Blunt v. Haupt
Sometimes lawsuits represent not merely a case of injury, but also a breach of trust. We have something of a unique social contract with providers of our medical services. We place an enormous amount of faith in them that their expertise and professionalism will keep us alive and well. When this fails, victims can undertake medical malpractice lawsuits. However, it is crucial to understand that there is a difference between medical procedures failing despite a professional’s best efforts and the dereliction of duty that should be addressed in a malpractice lawsuit.
Legitimate malpractice lawsuits should seek to address mistakes caused by a medical professional’s negligent or purposely damaging behavior. One of the most prominent instances of this is Blunt v. Haupt, in which a California couple brought a lawsuit on behalf of their daughter, Sophia, against obstetrician Dr. Kurt Haupt. The plaintiffs alleged that Dr. Haupt failed to monitor Sophia’s heart rate during delivery. They also asserted that Haupt was oblivious to the fact that she had been strangled by her umbilical cord. The parents claimed that as a result of negligence, Sophia received injuries that caused cerebral palsy.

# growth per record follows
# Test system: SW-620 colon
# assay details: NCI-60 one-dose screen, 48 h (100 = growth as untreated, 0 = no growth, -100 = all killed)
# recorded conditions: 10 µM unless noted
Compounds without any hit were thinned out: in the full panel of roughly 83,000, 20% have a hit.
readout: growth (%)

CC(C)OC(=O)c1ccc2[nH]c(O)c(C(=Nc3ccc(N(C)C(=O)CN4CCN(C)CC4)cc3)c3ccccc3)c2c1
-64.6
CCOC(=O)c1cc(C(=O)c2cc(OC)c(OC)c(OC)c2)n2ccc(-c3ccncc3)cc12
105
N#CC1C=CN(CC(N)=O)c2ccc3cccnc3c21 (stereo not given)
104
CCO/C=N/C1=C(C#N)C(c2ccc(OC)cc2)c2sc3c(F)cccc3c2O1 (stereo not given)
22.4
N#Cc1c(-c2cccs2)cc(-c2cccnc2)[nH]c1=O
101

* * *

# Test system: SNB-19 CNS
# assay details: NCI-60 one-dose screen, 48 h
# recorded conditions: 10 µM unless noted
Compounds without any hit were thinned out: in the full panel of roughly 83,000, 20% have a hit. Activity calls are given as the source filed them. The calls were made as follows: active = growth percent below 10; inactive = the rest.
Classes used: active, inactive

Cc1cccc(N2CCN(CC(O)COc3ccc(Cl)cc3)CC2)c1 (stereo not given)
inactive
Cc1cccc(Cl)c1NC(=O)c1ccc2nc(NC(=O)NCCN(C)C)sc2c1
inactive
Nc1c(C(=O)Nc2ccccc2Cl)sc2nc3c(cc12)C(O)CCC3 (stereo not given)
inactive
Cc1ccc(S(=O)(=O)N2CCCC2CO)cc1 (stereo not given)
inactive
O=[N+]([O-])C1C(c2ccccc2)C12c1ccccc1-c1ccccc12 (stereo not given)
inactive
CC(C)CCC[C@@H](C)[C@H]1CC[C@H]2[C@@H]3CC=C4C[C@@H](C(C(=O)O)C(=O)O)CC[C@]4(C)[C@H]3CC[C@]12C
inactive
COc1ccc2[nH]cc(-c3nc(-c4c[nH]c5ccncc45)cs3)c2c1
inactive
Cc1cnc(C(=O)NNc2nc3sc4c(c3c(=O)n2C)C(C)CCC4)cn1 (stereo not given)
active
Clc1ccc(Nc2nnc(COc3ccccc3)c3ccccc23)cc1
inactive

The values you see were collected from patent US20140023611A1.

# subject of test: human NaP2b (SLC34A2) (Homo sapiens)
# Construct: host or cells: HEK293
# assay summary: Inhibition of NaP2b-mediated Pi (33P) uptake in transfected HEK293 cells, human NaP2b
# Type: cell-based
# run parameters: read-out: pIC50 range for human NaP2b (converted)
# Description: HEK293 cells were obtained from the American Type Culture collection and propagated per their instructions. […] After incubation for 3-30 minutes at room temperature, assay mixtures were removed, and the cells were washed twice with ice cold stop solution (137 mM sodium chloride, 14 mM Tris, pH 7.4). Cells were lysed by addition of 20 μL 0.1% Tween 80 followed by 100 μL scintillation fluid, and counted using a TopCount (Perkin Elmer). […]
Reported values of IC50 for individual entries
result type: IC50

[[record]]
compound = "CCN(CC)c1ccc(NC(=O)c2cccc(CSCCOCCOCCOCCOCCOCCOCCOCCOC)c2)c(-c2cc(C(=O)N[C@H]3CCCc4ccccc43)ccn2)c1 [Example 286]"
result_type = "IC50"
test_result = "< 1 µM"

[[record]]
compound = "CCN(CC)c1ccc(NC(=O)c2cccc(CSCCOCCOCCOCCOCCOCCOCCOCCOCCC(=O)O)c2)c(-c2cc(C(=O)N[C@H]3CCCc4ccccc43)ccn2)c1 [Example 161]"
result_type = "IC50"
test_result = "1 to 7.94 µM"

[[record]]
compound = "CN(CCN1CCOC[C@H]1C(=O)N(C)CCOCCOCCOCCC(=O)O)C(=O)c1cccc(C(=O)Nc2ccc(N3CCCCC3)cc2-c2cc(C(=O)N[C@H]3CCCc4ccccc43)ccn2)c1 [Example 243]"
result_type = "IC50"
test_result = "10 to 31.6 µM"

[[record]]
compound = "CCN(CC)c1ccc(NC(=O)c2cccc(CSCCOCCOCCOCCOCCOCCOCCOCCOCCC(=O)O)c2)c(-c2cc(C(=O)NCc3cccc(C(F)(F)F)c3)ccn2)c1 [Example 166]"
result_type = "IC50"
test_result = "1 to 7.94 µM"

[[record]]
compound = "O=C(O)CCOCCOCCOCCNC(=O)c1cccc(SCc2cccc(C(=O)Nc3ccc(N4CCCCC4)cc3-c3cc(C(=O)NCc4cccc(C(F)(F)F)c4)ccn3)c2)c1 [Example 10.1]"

Furthermore, there were allegations of a cover-up as the medical records that would have provided evidence of hypoxia during delivery disappeared. A jury awarded the family $74 million. While high-award cases are often dismissed as frivolous, this instance illustrates that medical malpractice awards should accurately reflect the needs of the patient. The compensation was calculated according to ongoing medical care based on a life expectancy of 63 years and lost earnings during that time.
Our society is frequently considered to have adopted a compensation culture. There are instances in which plaintiffs and lawyers have gone beyond the ideal primary intention of litigation, to fairly compensate for damages caused. We must always consider carefully whether a lawsuit is necessary, as frivolous attempts can draw vital attention or perhaps credibility from genuine cases and class action suits.